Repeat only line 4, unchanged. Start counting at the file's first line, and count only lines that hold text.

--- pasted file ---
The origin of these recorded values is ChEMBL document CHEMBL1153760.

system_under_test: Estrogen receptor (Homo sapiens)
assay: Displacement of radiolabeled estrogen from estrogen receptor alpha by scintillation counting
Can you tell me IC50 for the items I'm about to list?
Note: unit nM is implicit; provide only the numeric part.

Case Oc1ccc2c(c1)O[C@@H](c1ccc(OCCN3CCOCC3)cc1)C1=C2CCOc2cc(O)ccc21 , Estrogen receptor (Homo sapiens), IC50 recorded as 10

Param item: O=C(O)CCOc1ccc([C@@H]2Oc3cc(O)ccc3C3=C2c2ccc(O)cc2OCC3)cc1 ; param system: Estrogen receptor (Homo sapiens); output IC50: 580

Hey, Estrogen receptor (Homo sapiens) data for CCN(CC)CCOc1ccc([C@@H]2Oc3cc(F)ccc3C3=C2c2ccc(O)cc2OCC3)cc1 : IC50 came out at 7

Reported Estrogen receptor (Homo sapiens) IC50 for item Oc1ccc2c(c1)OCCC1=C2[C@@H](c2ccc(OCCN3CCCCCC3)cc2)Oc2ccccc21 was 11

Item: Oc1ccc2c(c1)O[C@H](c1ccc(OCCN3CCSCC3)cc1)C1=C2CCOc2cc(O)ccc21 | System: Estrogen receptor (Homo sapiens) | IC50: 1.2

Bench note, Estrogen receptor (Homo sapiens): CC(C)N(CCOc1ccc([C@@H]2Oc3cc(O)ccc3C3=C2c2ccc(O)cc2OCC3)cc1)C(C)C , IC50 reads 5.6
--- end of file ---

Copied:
Can you tell me IC50 for the items I'm about to list?